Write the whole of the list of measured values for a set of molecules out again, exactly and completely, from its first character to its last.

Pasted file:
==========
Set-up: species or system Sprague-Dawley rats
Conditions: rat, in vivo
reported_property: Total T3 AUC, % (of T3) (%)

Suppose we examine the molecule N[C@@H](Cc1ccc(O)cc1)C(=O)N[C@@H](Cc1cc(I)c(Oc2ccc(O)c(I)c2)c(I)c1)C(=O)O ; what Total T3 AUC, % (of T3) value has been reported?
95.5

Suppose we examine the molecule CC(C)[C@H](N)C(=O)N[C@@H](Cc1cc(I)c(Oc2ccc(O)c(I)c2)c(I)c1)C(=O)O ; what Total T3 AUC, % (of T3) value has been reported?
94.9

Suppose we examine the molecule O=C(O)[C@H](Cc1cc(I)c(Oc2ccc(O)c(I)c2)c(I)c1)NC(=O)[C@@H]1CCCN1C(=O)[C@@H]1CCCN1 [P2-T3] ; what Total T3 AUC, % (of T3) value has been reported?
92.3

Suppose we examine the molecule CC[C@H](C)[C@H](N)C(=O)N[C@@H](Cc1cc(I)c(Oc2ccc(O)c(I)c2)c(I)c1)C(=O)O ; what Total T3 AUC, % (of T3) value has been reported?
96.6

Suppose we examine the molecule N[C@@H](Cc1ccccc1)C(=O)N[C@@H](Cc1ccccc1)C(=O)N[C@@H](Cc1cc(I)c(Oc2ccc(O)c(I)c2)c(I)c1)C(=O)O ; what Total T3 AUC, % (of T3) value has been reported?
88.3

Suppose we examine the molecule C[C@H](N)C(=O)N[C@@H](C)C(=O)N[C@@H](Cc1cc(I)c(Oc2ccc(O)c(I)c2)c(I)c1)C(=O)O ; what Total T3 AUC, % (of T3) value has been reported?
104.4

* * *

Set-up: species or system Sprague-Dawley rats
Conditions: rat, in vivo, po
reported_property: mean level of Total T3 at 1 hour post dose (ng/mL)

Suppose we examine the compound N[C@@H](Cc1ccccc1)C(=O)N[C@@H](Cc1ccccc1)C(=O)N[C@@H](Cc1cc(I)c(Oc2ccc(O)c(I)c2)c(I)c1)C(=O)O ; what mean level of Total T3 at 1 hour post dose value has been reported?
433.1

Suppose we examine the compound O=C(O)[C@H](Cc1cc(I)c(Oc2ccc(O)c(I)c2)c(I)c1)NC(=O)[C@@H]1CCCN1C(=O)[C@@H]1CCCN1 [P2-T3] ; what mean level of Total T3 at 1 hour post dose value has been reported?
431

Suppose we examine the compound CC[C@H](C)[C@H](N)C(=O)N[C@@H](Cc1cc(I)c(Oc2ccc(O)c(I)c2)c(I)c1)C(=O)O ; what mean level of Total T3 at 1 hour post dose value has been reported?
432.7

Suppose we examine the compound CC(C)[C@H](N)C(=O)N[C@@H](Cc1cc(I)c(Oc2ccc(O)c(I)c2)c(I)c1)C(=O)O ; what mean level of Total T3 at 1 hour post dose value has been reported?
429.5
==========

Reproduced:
Set-up: species or system Sprague-Dawley rats
Conditions: rat, in vivo
reported_property: Total T3 AUC, % (of T3) (%)

Suppose we examine the molecule N[C@@H](Cc1ccc(O)cc1)C(=O)N[C@@H](Cc1cc(I)c(Oc2ccc(O)c(I)c2)c(I)c1)C(=O)O ; what Total T3 AUC, % (of T3) value has been reported?
95.5

Suppose we examine the molecule CC(C)[C@H](N)C(=O)N[C@@H](Cc1cc(I)c(Oc2ccc(O)c(I)c2)c(I)c1)C(=O)O ; what Total T3 AUC, % (of T3) value has been reported?
94.9

Suppose we examine the molecule O=C(O)[C@H](Cc1cc(I)c(Oc2ccc(O)c(I)c2)c(I)c1)NC(=O)[C@@H]1CCCN1C(=O)[C@@H]1CCCN1 [P2-T3] ; what Total T3 AUC, % (of T3) value has been reported?
92.3

Suppose we examine the molecule CC[C@H](C)[C@H](N)C(=O)N[C@@H](Cc1cc(I)c(Oc2ccc(O)c(I)c2)c(I)c1)C(=O)O ; what Total T3 AUC, % (of T3) value has been reported?
96.6

Suppose we examine the molecule N[C@@H](Cc1ccccc1)C(=O)N[C@@H](Cc1ccccc1)C(=O)N[C@@H](Cc1cc(I)c(Oc2ccc(O)c(I)c2)c(I)c1)C(=O)O ; what Total T3 AUC, % (of T3) value has been reported?
88.3

Suppose we examine the molecule C[C@H](N)C(=O)N[C@@H](C)C(=O)N[C@@H](Cc1cc(I)c(Oc2ccc(O)c(I)c2)c(I)c1)C(=O)O ; what Total T3 AUC, % (of T3) value has been reported?
104.4

* * *

Set-up: species or system Sprague-Dawley rats
Conditions: rat, in vivo, po
reported_property: mean level of Total T3 at 1 hour post dose (ng/mL)

Suppose we examine the compound N[C@@H](Cc1ccccc1)C(=O)N[C@@H](Cc1ccccc1)C(=O)N[C@@H](Cc1cc(I)c(Oc2ccc(O)c(I)c2)c(I)c1)C(=O)O ; what mean level of Total T3 at 1 hour post dose value has been reported?
433.1

Suppose we examine the compound O=C(O)[C@H](Cc1cc(I)c(Oc2ccc(O)c(I)c2)c(I)c1)NC(=O)[C@@H]1CCCN1C(=O)[C@@H]1CCCN1 [P2-T3] ; what mean level of Total T3 at 1 hour post dose value has been reported?
431

Suppose we examine the compound CC[C@H](C)[C@H](N)C(=O)N[C@@H](Cc1cc(I)c(Oc2ccc(O)c(I)c2)c(I)c1)C(=O)O ; what mean level of Total T3 at 1 hour post dose value has been reported?
432.7

Suppose we examine the compound CC(C)[C@H](N)C(=O)N[C@@H](Cc1cc(I)c(Oc2ccc(O)c(I)c2)c(I)c1)C(=O)O ; what mean level of Total T3 at 1 hour post dose value has been reported?
429.5